US buyout giant Carlyle has agreed to buy a 30 per cent stake in Spanish oil and gas company Cepsa from an Abu Dhabi sovereign wealth fund, in a $3.6bn deal including debt.

The sale gives the business a total enterprise value of $12bn, roughly the same price tag that the Mubadala fund was seeking ahead of a failed attempt at a stock market listing last year.

As part of the agreement, first reported by the Financial Times, Carlyle reserves the right to buy up to 40 per cent of Cepsa, which is one of the largest privately owned oil companies in Europe and has been under Mubadala ownership for the last three decades. The deal is expected to close by the end of the year, pending regulatory approval.

Carlyle will have at least two board seats, and Musabbeh Al Kaabi, a senior executive at Mubadala, will remain as chairman.

Cepsa generates about 175,000 barrels a day of production worldwide, including its stakes in two fields in Abu Dhabi. It also operates refineries and chemical plants in Spain and elsewhere, as well as having a number of power-generating assets.

Marcel Van Poecke, Head of Carlyle International Energy Partners, said: “We look forward to building upon Cepsa’s growth path for the benefit of their customers, suppliers and employees”.

Mubadala, which will remain a majority shareholder, said it was pleased by the prospect of “working in partnership with Carlyle, which has a significant track record and energy sector capabilities”.

Carlyle put in an initial bid for Cepsa last year, but it was rejected by Mubadala, which believed it could get a better deal through a stock market flotation, one person familiar with the matter said. The planned listing of 25 per cent of Cepsa on the Spanish stock exchange was later pulled, citing poor interest and weak market conditions.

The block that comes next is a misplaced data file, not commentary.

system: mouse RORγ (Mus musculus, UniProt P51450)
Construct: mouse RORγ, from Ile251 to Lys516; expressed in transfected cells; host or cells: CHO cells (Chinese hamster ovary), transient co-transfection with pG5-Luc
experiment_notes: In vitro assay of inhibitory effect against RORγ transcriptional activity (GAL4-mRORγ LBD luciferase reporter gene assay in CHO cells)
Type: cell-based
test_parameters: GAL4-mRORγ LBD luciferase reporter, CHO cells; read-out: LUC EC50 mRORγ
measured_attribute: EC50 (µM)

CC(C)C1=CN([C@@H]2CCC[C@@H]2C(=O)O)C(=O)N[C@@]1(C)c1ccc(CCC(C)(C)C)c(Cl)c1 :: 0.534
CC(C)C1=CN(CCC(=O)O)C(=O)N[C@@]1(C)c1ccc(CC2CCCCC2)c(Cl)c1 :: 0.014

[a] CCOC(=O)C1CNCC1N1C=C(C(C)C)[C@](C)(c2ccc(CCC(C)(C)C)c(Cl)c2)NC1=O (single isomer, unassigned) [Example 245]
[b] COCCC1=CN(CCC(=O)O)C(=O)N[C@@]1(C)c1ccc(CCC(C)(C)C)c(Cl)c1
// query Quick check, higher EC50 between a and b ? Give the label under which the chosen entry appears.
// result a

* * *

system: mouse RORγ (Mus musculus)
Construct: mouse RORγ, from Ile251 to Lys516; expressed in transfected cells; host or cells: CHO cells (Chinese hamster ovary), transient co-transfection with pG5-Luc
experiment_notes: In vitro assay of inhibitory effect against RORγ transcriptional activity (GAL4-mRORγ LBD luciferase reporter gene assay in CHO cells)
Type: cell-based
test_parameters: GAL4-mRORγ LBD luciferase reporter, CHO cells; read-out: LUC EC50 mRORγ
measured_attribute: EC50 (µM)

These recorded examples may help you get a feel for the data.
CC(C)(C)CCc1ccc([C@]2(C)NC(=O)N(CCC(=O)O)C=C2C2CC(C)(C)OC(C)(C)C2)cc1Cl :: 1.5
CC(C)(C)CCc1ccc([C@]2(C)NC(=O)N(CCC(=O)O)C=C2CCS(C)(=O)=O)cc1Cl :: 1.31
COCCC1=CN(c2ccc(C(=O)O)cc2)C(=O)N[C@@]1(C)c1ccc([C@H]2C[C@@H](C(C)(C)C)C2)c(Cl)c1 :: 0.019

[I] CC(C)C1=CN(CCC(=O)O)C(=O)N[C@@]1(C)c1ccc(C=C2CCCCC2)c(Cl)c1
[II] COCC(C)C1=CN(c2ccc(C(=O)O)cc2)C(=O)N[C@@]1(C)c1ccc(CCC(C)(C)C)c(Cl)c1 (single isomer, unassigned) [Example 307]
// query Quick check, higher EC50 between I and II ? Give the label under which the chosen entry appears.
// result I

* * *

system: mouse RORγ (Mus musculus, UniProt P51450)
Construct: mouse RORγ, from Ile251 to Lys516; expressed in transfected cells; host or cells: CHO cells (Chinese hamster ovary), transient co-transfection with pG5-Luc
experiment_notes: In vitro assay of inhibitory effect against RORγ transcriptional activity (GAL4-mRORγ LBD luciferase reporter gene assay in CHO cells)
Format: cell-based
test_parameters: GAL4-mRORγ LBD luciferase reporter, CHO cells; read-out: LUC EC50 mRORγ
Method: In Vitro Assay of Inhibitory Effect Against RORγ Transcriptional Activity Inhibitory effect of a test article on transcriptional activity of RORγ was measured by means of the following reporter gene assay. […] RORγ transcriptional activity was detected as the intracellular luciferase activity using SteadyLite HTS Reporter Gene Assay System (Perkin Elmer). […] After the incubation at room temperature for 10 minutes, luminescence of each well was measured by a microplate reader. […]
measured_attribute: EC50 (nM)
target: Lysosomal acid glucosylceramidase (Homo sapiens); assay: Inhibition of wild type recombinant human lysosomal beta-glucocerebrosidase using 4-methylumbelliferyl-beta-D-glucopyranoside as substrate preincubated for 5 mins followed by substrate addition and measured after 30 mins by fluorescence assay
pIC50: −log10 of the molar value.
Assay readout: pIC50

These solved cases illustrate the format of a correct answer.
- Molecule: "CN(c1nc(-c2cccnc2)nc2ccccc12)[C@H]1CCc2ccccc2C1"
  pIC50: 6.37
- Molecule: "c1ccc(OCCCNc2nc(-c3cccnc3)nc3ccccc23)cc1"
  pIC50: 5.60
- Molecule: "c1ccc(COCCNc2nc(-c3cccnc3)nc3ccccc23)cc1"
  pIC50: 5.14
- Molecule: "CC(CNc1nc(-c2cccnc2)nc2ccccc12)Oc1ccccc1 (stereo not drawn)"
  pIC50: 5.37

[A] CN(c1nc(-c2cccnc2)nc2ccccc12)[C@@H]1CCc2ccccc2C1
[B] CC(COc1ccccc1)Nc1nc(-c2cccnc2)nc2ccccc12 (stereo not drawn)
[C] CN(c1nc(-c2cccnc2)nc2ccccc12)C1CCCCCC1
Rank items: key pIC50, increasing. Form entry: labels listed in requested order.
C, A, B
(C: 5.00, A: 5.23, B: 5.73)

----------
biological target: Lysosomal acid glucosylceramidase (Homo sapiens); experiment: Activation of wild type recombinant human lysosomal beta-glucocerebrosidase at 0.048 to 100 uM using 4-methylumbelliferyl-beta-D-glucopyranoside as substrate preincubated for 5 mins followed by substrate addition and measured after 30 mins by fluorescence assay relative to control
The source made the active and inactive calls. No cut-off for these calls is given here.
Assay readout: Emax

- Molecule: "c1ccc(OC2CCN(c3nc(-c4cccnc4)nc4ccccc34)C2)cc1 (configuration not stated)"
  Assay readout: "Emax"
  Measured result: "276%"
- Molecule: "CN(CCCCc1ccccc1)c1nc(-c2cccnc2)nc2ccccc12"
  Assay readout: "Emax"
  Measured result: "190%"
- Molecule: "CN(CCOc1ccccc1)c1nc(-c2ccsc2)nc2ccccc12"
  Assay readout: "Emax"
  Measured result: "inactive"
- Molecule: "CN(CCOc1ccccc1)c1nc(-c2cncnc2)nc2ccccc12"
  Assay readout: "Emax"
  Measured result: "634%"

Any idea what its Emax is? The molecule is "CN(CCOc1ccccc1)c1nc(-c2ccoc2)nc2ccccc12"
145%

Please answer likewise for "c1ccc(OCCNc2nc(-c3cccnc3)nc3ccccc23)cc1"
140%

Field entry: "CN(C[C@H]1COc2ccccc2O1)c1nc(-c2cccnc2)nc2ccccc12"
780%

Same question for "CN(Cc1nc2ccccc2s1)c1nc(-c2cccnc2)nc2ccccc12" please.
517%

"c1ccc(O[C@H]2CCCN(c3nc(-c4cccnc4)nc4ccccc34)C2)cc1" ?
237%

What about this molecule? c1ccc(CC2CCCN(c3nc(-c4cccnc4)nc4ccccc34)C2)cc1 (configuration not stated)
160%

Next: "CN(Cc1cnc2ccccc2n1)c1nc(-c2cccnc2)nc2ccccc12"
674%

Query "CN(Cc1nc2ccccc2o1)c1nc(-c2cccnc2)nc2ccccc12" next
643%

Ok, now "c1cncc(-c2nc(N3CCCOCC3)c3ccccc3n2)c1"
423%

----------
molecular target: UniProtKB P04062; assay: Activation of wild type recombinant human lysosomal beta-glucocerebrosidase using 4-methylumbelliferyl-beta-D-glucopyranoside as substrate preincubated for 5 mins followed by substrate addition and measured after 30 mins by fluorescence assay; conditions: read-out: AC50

Cepsa’s transaction comes after a recovery in oil prices, which this year have reached close to $70 a barrel from below $30 at the start of 2016, leading to bullish assumptions of dealmaking in the sector.

It also comes as the Washington-based private equity group is seeking to raise $4bn for oil and gas assets outside North America while others reel in spending. The deal, which will involve Carlyle writing an equity cheque of about $2.4bn, will be funded partly by this new fund, and partly by co-investors. The levels of debt in the company are expected to remain the same under this transaction.

Prospective bidders had expressed concerns over the Spanish energy company’s involvement with a project partially financed by 1Malaysia Development Berhad, a state fund under investigation for money laundering.

Money misappropriated from 1MDB was used to partly finance the $2.2bn acquisition of Houston-based Coastal Energy — alongside International Petroleum Investment Company, an Abu Dhabi entity since merged with Mubadala — US prosecutors have said.

The Cepsa IPO prospectus warned that the US Department of Justice alleges the Coastal Energy transaction was “part of a broader alleged money-laundering scheme”.

But people familiar with the Cepsa sale said Carlyle had been a preferred bidder for a deal with Mubadala, which has been a longstanding investor in the US buyout group’s funds.

Other interested parties included New York-based asset manager Blackstone and Canadian pensions group CPPIB among others, these people said.

A successful deal is the clearest sign that concerns were appeased.

“This is the greatest outcome for Cepsa because public markets only seem to pay attention to the short-term movement in oil prices and don’t appreciate a company like [this],” said a person involved in the deal.

Separately, Carlyle has been busy snapping up assets energy assets, including Neptune, which it set up with rival CVC, and Varo Energy, which it established alongside commodities trader Vitol.

Additional reporting by David Sheppard and Anjli Raval in London.

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